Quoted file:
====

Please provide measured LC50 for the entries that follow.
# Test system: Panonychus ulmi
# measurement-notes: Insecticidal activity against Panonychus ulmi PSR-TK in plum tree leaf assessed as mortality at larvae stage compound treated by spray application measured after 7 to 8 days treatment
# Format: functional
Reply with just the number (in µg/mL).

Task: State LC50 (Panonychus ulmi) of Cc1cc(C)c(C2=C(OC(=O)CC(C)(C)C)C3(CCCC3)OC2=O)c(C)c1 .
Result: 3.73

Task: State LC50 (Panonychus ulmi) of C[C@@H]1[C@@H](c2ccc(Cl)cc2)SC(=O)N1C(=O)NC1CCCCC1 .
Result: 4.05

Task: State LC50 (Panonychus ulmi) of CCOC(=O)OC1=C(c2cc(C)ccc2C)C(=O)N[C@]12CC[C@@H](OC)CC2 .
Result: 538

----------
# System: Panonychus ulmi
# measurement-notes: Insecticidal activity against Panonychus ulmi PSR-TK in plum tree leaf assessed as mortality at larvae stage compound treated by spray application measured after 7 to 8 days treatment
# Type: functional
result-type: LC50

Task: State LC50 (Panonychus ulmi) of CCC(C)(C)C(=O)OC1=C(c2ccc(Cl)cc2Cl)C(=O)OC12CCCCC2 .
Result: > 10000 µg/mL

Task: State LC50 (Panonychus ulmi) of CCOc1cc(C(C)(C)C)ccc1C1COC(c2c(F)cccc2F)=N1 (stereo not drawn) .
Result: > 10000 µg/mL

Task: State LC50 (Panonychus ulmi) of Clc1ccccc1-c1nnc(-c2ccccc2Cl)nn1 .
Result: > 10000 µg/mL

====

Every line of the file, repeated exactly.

Please provide measured LC50 for the entries that follow.
# Test system: Panonychus ulmi
# measurement-notes: Insecticidal activity against Panonychus ulmi PSR-TK in plum tree leaf assessed as mortality at larvae stage compound treated by spray application measured after 7 to 8 days treatment
# Format: functional
Reply with just the number (in µg/mL).

Task: State LC50 (Panonychus ulmi) of Cc1cc(C)c(C2=C(OC(=O)CC(C)(C)C)C3(CCCC3)OC2=O)c(C)c1 .
Result: 3.73

Task: State LC50 (Panonychus ulmi) of C[C@@H]1[C@@H](c2ccc(Cl)cc2)SC(=O)N1C(=O)NC1CCCCC1 .
Result: 4.05

Task: State LC50 (Panonychus ulmi) of CCOC(=O)OC1=C(c2cc(C)ccc2C)C(=O)N[C@]12CC[C@@H](OC)CC2 .
Result: 538

----------
# System: Panonychus ulmi
# measurement-notes: Insecticidal activity against Panonychus ulmi PSR-TK in plum tree leaf assessed as mortality at larvae stage compound treated by spray application measured after 7 to 8 days treatment
# Type: functional
result-type: LC50

Task: State LC50 (Panonychus ulmi) of CCC(C)(C)C(=O)OC1=C(c2ccc(Cl)cc2Cl)C(=O)OC12CCCCC2 .
Result: > 10000 µg/mL

Task: State LC50 (Panonychus ulmi) of CCOc1cc(C(C)(C)C)ccc1C1COC(c2c(F)cccc2F)=N1 (stereo not drawn) .
Result: > 10000 µg/mL

Task: State LC50 (Panonychus ulmi) of Clc1ccccc1-c1nnc(-c2ccccc2Cl)nn1 .
Result: > 10000 µg/mL